Life As a Backup Goalie Isn’t Always Easy

It’s a tough job, but somebody’s gotta do it. It can be said about a lot of things including the job as a backup goaltender in the National Hockey League.

Keith Kinkaid got the last start against the Islanders at Barclays Center, after 24 days without any NHL game action.

With a chance to draw even with the Islanders in points, and to within three points of the eighth and final playoff spot, Kinkaid allowed six goals in the first 41 minutes, including two in the opening minute of the third period after a Devils’ comeback got the team to within a goal at 4-3. In his post game interview, Kinkaid said, “I was sharp when I was playing more.”

He did take responsibility by adding, “Any time you get four goals, you should win the game. So that game’s on me.”

But the situation begs the question: How do you keep sharp without getting playing time?

“It’s not easy, and I didn’t feel sharp like I did a month ago,” said Kinkaid. “No excuses but even the big save in the first, that rebound is probably never going there if I was on my game. I just wasn’t feeling sharp.”

After a day away from the rink, I asked him this morning if he thought this role as a backup is tougher on him because he’s young.

Martin Brodeur wanted to play 70-80 games every year, and his backups were almost always veterans, who mostly thrived in the role. One of those backups was Chris Terreri, who just happens to be Kinkaid’s goalie coach.

“Chris (Terreri) has said I have to make my practice time count more, more intense, I need to ramp it up, battle harder,” said Kinkaid.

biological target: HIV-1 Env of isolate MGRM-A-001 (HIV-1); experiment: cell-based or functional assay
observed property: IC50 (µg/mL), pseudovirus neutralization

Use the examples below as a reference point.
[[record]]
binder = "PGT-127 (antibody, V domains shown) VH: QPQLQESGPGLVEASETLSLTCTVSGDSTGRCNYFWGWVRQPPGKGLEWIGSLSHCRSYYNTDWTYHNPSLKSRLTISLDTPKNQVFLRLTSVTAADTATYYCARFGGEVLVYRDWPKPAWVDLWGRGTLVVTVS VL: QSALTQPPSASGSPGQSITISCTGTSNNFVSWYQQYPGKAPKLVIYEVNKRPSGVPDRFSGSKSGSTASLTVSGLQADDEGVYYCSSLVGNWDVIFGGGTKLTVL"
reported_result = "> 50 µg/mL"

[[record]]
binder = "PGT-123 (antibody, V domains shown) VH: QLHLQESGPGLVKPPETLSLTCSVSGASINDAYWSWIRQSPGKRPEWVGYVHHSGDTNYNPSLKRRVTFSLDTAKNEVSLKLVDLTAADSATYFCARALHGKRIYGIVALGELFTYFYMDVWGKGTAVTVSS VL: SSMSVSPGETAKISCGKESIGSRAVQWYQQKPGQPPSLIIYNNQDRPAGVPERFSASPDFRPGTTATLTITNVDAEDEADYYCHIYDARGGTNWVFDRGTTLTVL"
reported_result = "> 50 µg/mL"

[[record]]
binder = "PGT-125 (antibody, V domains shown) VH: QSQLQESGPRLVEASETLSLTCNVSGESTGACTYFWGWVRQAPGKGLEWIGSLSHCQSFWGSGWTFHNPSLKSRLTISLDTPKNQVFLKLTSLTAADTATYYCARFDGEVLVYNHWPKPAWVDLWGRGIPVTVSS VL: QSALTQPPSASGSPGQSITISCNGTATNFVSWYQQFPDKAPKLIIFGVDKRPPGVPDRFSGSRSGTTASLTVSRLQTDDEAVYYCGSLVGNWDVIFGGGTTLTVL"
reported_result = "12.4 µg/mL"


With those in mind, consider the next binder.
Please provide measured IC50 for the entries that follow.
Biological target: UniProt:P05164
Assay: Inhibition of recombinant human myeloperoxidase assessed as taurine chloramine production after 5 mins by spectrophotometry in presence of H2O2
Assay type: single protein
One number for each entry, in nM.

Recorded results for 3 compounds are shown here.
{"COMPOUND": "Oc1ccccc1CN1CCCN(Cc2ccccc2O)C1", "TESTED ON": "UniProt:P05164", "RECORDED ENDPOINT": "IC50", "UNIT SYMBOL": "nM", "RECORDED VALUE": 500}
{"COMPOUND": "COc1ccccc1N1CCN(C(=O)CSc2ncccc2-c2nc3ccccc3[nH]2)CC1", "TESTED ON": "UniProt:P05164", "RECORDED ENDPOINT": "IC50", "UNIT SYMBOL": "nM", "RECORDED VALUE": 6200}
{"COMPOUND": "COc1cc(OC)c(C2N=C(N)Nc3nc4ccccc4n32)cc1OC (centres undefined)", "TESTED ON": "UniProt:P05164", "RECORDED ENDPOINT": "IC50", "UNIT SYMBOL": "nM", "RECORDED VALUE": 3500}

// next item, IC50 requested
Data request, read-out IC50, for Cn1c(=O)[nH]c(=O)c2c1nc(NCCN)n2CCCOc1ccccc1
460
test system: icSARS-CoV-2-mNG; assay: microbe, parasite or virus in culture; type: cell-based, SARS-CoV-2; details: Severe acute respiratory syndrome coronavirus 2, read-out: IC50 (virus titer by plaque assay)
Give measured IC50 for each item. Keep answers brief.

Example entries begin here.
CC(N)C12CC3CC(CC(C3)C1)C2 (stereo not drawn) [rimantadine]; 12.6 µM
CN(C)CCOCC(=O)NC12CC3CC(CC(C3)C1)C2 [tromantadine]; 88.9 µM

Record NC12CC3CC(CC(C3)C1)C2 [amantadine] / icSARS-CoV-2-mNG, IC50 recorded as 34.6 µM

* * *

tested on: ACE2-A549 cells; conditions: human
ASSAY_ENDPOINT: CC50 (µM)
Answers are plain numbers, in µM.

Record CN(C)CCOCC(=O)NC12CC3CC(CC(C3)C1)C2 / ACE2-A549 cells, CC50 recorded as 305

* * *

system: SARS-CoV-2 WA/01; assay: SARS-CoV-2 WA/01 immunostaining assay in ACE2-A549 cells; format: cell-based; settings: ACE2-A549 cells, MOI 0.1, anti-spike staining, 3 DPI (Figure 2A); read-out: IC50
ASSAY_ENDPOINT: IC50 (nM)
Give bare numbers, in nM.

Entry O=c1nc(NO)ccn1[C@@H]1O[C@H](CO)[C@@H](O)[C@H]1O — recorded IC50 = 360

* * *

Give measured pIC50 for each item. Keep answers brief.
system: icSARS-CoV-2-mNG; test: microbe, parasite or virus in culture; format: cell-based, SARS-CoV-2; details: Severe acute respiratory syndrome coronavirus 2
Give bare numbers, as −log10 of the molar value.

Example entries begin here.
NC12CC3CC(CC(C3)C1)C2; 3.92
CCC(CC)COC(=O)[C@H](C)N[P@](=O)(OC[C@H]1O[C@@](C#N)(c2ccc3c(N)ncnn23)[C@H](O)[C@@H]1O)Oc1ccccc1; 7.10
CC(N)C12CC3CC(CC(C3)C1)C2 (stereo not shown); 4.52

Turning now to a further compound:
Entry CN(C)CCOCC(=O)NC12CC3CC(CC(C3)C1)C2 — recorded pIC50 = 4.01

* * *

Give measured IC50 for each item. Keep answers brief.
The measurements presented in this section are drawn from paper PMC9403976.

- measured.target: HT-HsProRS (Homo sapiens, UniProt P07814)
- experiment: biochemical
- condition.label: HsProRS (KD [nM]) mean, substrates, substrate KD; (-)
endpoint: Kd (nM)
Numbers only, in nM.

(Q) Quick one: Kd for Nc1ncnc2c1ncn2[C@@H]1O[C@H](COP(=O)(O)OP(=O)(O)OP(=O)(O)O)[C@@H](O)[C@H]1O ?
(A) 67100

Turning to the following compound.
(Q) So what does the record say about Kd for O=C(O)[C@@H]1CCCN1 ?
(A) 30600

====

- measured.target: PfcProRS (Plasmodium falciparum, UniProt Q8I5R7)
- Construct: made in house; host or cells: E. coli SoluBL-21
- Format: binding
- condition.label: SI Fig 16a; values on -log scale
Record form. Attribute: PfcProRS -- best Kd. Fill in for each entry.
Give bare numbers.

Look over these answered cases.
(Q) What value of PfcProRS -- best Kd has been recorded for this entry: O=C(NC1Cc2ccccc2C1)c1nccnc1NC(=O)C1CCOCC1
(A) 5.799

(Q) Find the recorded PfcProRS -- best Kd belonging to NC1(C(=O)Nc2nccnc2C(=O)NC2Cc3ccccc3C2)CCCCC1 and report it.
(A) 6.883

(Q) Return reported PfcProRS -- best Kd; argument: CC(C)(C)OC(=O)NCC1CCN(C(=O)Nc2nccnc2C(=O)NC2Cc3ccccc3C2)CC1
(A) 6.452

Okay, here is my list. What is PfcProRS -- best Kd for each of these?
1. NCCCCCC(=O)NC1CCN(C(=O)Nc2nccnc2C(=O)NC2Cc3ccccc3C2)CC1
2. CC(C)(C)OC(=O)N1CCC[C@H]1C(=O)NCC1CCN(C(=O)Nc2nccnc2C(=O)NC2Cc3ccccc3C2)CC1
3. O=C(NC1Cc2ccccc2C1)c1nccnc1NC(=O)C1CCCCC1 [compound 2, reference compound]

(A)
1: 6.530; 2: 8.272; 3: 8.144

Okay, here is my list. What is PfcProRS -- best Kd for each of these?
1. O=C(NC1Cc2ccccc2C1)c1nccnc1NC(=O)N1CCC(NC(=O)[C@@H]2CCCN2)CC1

He also said something that made me pause.

“I’m glad you think I’m young.”

DETROIT, MI - JANUARY 31: Keith Kinkaid #1 of the New Jersey Devils skates off the ice after an NHL game against the Detroit Red Wings at Joe Louis Arena on January 31, 2017 in Detroit, Michigan. The Devils defeated the Wings 4-3. (Photo by Dave Reginek/NHLI via Getty Images)

What that means to me is that he doesn’t see himself as young (he turns 28 in July). At least not so young that he has all the time In the world to carve out a career at the NHL level.

John Hynes said as much. “Keith’s very motivated … and he’s anxious. He’s a young guy. He wants to make a career of it, find his place in the NHL.”

But as far as being a backup?

According to John Hynes today, “That’s the job. Sometimes backups go two, three weeks without playing. Chris Terreri made a living at that. It’s really the primary job/role of the backup. That’s one challenge of being a backup, to understand how to be mentally prepared. Keith needs to be ready to play. Whether that means taking advantage of practice time or upping his focus.”

The Devils need Kinkaid to be playing at the top of his game which is, by the way, at a very high level … when he’s at his best.